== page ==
$ wget
$ albatross-client-local console my-website & # this is sent to the background since it waits and displays the console of the unikernel named "my-website"
$ albatross-client-local create --net=service --arg='--ipv4=' my-website https.hvt # this returns once the unikernel image has been transmitted to the albatross daemon
$ ping # should receive answers
$ open # in your browser - also (you'll get a certificate warning)
$ wget # should download the Hello Mirage world!
$ wget --no-check-certificate # should also download the Hello Mirage world!
$ fg # back to albatross-client-local console
$ Ctrl-C # kill that process
$ albatross-client-local destroy my-website # kills the unikernel

When you reached this point, you have successfully launched a MirageOS unikernel, and are able to communicate from your computer with it. This uses the OCaml networking stack, and the host bridge interface.

Routing and Internet

Your unikernel may want to communicate not only with your host, but also with the Internet. The other way around is also important (the Internet wants to talk with your unikernel).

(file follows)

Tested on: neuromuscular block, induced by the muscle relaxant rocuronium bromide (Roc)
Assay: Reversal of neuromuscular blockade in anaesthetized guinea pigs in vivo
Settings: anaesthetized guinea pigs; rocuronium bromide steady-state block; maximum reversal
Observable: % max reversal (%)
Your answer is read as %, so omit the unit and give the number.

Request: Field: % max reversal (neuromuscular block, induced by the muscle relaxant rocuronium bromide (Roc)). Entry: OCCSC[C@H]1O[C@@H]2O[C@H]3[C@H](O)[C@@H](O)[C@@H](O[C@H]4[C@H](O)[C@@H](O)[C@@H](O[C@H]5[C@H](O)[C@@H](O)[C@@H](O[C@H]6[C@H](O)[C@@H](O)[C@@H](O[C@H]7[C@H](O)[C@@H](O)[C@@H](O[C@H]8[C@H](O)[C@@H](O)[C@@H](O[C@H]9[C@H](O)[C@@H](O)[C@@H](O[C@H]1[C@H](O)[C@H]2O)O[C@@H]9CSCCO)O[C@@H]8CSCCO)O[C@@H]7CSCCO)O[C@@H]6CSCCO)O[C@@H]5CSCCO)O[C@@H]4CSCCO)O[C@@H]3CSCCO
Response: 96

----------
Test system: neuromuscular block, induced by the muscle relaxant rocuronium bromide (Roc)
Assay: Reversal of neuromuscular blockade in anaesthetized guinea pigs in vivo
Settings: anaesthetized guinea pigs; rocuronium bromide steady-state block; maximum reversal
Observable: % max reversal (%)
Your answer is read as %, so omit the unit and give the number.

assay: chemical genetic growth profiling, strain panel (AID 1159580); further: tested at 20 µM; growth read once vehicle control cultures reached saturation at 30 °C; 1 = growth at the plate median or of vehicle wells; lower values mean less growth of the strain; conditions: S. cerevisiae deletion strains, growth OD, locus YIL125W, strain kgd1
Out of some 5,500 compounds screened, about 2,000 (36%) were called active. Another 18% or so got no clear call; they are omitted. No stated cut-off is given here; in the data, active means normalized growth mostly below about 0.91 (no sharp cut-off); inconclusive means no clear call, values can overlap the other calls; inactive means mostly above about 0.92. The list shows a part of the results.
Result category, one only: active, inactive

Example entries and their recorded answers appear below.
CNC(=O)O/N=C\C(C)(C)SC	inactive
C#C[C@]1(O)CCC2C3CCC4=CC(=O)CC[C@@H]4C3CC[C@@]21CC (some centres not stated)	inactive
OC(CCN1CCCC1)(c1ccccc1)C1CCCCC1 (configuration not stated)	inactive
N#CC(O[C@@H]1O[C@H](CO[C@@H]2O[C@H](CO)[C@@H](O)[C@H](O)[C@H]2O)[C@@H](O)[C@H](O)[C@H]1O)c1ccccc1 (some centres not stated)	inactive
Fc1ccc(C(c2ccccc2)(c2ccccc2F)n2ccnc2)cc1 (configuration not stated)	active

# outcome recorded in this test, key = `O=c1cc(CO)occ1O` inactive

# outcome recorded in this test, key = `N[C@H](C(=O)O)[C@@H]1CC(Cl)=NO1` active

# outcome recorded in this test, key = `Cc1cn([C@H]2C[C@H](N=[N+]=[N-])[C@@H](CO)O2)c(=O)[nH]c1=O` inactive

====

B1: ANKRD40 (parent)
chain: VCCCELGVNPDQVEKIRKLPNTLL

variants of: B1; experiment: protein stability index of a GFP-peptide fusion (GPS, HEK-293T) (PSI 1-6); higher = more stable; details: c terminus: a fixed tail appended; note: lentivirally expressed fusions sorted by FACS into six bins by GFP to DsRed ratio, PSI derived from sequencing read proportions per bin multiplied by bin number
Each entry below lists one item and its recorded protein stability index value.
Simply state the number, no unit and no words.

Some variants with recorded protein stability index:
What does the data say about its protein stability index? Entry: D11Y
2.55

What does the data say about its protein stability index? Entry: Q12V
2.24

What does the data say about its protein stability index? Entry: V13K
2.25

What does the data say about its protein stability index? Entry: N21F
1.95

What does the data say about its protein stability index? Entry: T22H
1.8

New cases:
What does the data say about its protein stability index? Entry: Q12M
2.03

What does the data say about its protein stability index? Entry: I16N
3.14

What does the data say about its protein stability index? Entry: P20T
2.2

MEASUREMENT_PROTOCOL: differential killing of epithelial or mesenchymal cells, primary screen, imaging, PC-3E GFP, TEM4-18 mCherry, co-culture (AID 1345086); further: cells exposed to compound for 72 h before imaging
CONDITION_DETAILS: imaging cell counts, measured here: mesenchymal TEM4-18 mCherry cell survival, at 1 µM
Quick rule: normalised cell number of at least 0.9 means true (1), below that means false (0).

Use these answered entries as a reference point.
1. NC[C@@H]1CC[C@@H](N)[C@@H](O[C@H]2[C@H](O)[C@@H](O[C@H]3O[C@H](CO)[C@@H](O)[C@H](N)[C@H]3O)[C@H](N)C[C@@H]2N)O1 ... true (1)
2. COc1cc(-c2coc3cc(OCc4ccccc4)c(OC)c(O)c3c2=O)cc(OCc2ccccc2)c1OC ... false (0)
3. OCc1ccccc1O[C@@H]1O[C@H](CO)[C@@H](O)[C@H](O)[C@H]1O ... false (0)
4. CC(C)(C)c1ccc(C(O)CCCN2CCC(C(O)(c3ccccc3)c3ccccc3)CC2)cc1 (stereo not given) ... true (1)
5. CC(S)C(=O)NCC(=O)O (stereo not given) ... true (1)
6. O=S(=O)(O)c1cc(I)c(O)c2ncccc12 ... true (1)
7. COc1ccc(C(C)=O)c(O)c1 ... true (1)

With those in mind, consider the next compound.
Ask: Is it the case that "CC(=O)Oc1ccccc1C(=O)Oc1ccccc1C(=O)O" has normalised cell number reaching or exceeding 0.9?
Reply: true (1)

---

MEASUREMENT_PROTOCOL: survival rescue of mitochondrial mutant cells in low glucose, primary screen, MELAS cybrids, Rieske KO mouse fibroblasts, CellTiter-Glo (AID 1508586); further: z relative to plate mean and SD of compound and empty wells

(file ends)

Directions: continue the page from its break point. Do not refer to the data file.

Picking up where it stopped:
There are several options, depending on your setup:

  • Your unikernel will be masqueraded (using NAT) - some ports may be forwarded to the unikernel,
  • Your computer has several public IP addresses (and put the ethernet device with the ethernet cable on the bridge) and there is an external router,
  • Your computer acts as a router for a subnet.


This won't allow your unikernel to be reachable from the outside.You'll need to:

  • enable IPv4 forwarding
  • add a firewall rule

On Linux:

$ echo "1" > /proc/sys/net/ipv4/ip_forward # enables IP forwarding